Environmental engineer, Trow Consulting Engineers, Ltd., Brampton, Ontario
Kerry Rowe, R
Professor, The University of Western Ontario, London, Ontario
Specimen preparation, installation, and testing procedures are presented for testing a needle-punched geosynthetic clay liner (GCL) in a consolidation-type, fixed-ring constant-flow-rate hydraulic conductivity apparatus. The proposed approach is illustrated by reporting the results obtained for a GCL statically confined to effective stresses of ∼3 and ∼35 kPa, hydrated and permeated with distilled water and concentrated aqueous salt solutions (0.6 and 2.0 N NaCl), and sequentially permeated with concentrated aqueous salt solutions (0.6 and 2.0 N NaCl) after initial permeation with distilled water. The issue of potential preferential sidewall flow in the fixed-ring permeameter tests was then addressed by comparing results with those conducted under otherwise similar testing conditions in a double-ring and flexible-wall permeameter. Reasonable reproducibility of the test results was obtained between the different types of permeameters, suggesting that, if present, preferential sidewall flow was negligibly small and was not significant on the calculated hydraulic conductivity values. This conclusion was found to be valid for the range of permeant types (distilled water and 0.6 and 2.0 N NaCl), static-confining stresses, and hydrating mediums considered. Premature arrival of the salt solution front in the effluent (i.e., solute breakthrough) during fixed-ring hydraulic conductivity testing was explained as a probable diffusion-dominated transport mechanism through the relatively thin GCL specimens.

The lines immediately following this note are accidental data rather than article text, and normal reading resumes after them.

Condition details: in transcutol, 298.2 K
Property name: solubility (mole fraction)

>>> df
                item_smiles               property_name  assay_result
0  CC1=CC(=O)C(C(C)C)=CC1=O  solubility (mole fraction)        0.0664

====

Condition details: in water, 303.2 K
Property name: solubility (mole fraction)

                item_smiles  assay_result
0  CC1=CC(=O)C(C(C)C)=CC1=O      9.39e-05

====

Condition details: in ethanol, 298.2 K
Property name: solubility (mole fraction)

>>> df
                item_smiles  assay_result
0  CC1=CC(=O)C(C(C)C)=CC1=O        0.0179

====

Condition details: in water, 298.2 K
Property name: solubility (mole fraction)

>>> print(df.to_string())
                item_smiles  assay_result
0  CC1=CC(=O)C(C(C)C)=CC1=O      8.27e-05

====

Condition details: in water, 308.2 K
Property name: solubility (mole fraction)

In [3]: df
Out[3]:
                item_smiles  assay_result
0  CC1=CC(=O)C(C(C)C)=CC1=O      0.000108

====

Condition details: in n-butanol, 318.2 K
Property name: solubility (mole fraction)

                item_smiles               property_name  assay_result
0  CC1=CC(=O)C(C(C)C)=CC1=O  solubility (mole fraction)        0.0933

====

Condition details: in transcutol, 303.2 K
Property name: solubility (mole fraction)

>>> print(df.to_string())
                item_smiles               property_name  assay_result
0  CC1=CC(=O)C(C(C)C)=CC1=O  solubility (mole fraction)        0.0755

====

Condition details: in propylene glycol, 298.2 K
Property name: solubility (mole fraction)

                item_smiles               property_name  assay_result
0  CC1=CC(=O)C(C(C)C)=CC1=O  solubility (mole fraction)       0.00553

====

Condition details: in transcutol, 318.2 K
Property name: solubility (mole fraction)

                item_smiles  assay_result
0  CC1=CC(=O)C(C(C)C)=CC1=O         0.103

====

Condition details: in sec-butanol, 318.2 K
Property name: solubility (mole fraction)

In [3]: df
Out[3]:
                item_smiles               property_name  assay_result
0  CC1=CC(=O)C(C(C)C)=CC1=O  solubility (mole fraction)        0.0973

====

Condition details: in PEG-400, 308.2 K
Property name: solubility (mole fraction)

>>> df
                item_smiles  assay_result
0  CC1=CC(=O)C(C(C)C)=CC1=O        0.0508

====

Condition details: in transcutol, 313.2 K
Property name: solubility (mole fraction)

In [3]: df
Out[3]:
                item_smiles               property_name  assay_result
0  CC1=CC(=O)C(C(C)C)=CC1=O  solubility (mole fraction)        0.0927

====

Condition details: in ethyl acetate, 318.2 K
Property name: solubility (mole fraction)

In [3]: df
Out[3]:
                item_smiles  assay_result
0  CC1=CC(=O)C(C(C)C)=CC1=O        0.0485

Paper ID: GTJ11420J